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Fair Access To Higher Education Re-Visited--Some Results For Social And Religious Groups From Nss 61st Round Employment-Unemployment Survey, 2004-05


    (Department of Economics, Delhi School of Economics, Delhi, India)

This paper presents some results from the NSS 61st Round Employment – Unemployment Survey, 2004-05 on the issue of fair access to social groups and religion-based population categories. The issue is whether and the extent to which the population of say, the OBCs or the Muslims (in the relevant age-group and with the qualifying level of education) is under-represented in enrollments in higher education. The answer involves (for each population category and relevant age-group) a comparison of (i) their share among those with the qualifying level of education with (ii) their share among those with the qualifying level of education and currently attending institutions for under-graduate/post-graduate studies. At the all-India level, despite a sharp rise in the share of OBCs in the total population, the extent of their under-representation in under-graduate enrollments is just 2.5 percent – down from 3.5 percent in 1999-2000 – in rural India. In urban India, the extent of OBC under-representation in under-graduate enrollments, though marginally higher than in 1999-2000, is still less than 2.0 per cent. In respect of post-graduate enrollments, the OBCs, are significantly (by nearly 4 percentage points) over-represented in rural India, while in urban India, the OBC under-representation is just 0.3 percentage points. In respect of Muslims, in rural India, they are, over-represented in under-graduate enrollments and in urban-India, the extent of under-representation of Muslims is less than one percentage. Thus, for no social/religion-based population group is the extent of under-representation in enrollments in higher-education more than 2.5 percentage points. There is thus little or no case for a 27 percent reservation for OBCs in enrollments in higher education. As for the ‘Creamy Layer’ of the OBCs, there is, even less of a case for not excluding them from any regime of quotas for the OBCs in higher education.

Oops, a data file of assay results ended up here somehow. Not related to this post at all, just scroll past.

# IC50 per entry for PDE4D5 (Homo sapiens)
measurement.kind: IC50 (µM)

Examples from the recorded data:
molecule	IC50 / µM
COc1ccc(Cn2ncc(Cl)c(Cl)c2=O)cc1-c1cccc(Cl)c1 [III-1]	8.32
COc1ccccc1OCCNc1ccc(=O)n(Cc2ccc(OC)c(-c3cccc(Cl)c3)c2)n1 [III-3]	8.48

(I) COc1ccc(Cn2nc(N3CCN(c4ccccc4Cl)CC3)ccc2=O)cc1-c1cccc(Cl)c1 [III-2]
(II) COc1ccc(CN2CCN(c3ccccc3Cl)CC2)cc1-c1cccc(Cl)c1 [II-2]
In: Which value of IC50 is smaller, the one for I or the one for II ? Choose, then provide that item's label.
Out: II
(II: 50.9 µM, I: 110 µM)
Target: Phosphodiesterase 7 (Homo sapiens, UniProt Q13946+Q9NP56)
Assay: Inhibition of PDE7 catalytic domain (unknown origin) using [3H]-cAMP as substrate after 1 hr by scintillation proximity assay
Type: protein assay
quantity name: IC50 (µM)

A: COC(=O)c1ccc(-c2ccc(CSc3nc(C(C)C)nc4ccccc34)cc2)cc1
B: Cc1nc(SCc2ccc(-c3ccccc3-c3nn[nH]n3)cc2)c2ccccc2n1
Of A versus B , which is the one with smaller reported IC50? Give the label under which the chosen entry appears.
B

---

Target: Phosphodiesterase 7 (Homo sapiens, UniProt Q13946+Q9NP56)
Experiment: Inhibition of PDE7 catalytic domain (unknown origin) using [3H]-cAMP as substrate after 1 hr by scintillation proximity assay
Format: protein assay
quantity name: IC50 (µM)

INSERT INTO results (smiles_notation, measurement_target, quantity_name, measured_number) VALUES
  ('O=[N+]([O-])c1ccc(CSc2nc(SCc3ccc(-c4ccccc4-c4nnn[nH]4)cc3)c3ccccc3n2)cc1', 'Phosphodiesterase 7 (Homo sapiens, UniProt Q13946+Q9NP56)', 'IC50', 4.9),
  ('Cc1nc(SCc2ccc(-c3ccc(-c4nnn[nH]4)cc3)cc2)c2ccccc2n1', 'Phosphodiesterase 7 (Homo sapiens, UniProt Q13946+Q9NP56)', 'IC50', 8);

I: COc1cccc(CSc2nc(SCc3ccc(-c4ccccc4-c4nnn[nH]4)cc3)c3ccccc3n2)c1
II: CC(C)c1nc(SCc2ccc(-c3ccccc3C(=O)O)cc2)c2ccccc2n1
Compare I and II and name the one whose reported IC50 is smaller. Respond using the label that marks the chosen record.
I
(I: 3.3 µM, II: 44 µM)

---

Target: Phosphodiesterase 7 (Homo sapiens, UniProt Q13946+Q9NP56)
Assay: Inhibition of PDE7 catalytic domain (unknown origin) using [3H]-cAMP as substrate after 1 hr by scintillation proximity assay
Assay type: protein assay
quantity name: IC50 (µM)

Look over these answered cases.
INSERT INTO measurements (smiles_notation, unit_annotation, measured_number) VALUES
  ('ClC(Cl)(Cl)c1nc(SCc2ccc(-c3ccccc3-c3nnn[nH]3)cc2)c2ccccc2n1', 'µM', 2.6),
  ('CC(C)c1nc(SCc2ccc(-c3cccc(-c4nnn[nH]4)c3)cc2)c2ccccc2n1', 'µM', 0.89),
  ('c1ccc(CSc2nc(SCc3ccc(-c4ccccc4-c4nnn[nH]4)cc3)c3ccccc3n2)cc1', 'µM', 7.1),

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Paper provided by Centre for Development Economics, Delhi School of Economics in its series Working papers with number 163.

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Length: 26 pages
Date of creation: Oct 2007
Date of revision:
Handle: RePEc:cde:cdewps:163
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